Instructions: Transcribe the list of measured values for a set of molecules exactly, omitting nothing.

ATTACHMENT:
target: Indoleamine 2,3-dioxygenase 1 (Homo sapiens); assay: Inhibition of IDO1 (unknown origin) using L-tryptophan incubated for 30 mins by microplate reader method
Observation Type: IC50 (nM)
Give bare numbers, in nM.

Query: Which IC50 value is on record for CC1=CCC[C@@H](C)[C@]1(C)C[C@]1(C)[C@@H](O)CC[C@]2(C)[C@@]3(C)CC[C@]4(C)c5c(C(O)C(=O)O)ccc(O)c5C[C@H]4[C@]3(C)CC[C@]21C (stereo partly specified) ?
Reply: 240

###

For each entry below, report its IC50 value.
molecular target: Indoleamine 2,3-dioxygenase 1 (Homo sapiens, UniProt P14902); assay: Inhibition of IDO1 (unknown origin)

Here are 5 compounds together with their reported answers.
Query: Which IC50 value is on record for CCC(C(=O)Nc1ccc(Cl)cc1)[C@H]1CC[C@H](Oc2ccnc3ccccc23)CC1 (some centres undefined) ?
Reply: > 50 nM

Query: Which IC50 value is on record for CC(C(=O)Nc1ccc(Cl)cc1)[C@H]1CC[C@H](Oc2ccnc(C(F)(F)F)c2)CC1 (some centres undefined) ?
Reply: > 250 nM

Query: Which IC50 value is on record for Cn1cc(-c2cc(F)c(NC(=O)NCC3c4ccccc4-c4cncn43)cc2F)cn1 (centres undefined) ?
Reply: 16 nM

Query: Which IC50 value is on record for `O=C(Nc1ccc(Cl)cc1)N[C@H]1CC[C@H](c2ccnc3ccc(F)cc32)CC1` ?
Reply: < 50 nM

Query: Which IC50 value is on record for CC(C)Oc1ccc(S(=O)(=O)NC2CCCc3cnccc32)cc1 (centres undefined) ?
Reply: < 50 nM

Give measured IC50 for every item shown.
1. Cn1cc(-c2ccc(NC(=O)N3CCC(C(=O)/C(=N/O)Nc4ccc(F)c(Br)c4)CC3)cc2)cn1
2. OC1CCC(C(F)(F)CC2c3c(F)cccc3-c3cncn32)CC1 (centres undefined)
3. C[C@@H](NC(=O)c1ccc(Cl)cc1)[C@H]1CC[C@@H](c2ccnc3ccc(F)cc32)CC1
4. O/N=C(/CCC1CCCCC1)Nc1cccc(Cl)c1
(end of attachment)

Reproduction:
target: Indoleamine 2,3-dioxygenase 1 (Homo sapiens); assay: Inhibition of IDO1 (unknown origin) using L-tryptophan incubated for 30 mins by microplate reader method
Observation Type: IC50 (nM)
Give bare numbers, in nM.

Query: Which IC50 value is on record for CC1=CCC[C@@H](C)[C@]1(C)C[C@]1(C)[C@@H](O)CC[C@]2(C)[C@@]3(C)CC[C@]4(C)c5c(C(O)C(=O)O)ccc(O)c5C[C@H]4[C@]3(C)CC[C@]21C (stereo partly specified) ?
Reply: 240

###

For each entry below, report its IC50 value.
molecular target: Indoleamine 2,3-dioxygenase 1 (Homo sapiens, UniProt P14902); assay: Inhibition of IDO1 (unknown origin)

Here are 5 compounds together with their reported answers.
Query: Which IC50 value is on record for CCC(C(=O)Nc1ccc(Cl)cc1)[C@H]1CC[C@H](Oc2ccnc3ccccc23)CC1 (some centres undefined) ?
Reply: > 50 nM

Query: Which IC50 value is on record for CC(C(=O)Nc1ccc(Cl)cc1)[C@H]1CC[C@H](Oc2ccnc(C(F)(F)F)c2)CC1 (some centres undefined) ?
Reply: > 250 nM

Query: Which IC50 value is on record for Cn1cc(-c2cc(F)c(NC(=O)NCC3c4ccccc4-c4cncn43)cc2F)cn1 (centres undefined) ?
Reply: 16 nM

Query: Which IC50 value is on record for `O=C(Nc1ccc(Cl)cc1)N[C@H]1CC[C@H](c2ccnc3ccc(F)cc32)CC1` ?
Reply: < 50 nM

Query: Which IC50 value is on record for CC(C)Oc1ccc(S(=O)(=O)NC2CCCc3cnccc32)cc1 (centres undefined) ?
Reply: < 50 nM

Give measured IC50 for every item shown.
1. Cn1cc(-c2ccc(NC(=O)N3CCC(C(=O)/C(=N/O)Nc4ccc(F)c(Br)c4)CC3)cc2)cn1
2. OC1CCC(C(F)(F)CC2c3c(F)cccc3-c3cncn32)CC1 (centres undefined)
3. C[C@@H](NC(=O)c1ccc(Cl)cc1)[C@H]1CC[C@@H](c2ccnc3ccc(F)cc32)CC1
4. O/N=C(/CCC1CCCCC1)Nc1cccc(Cl)c1